Thursday, November 28, 2013

A weekend in Rome

In September I visited York and enjoyed a fascinating hour at the Roman Bath (underneath the public house of the same name) listening to a history PhD student talk about Costantine, Maximus, and even how the Bible was brought together. I also learned that the hot baths they had - the sweat houses - helped reduce internal parasites.

I have always been fascinated by ancient history so after my short visit to York (and I've been to Bath very often as well) I was all fired up for a visit.

 Rome! Gladiators, emperors, and orgies. Well, maybe not quite what I had planned, but certainly part of the story of this amazing city.

What intrigued me was how much was still intact, or still around even if in ruins. The ancient architecture is integral to the city. You can sit on a plinth that probably held up the statue of a Roman god, you can run your fingers across the cool marble of a pillar that has stood for two thousand years - and that's just walking down the street.

I could diarise our weekend - a long wait for a non-appearing bus from the airport, the first night visit to the small church to watch small ballet and opera, the constant charging around to visit one or another of the wonderful sites, and the amazing restaurant recommended by our quaint little hotel. We visited the Vatican, saw the Sistine Chapel (worth it!) and enjoyed mild weather and copious rogue salesmen.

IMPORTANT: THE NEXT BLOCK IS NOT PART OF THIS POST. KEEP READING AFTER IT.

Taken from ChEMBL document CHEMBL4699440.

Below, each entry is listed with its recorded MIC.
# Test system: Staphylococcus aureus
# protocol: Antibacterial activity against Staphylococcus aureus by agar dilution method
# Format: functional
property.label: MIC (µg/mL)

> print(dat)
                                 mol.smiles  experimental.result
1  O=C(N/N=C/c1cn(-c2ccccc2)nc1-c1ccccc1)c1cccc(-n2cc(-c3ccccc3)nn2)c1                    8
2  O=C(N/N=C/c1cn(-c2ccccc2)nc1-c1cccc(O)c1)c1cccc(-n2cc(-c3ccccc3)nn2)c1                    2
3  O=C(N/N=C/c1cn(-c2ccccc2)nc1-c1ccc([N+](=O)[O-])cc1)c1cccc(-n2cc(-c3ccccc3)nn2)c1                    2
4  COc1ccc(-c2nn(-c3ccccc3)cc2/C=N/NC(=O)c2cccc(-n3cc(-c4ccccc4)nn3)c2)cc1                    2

But all I need to do, really, is show you. My recommendation for Rome is to go... you will not regret it.

The Coliseum

Statue from the top of one of the more modern monuments

Palatine Hill

Titus' Arch

Palatine Hill

Don't ask for a light in Rome...



St Peter's Square

St Peter's, looking down from the gallery

Little statue by Michaelangelo

All photos are my copyright. For more, visit my Flickr site.

Monday, October 21, 2013

In a pigeon-hole

Am I ‘rock ‘n roll’ or ‘flat cap’? Or even M&S slippers? An article in Marketing Magazine the other week talked about the ‘baby boomers” – those born between 1946 and 1964 (which includes me). We also have Generation X, and Generation Y.  The younger generations – again pigeon-holed and, no doubt, stereotyped for their behaviour and purchasing habits.

That made me think. Do I fit the stereotype for a baby boomer? Will I behave as anticipated according to the UK marketing analysts? The answer, though it galls a little, is probably ‘yes’.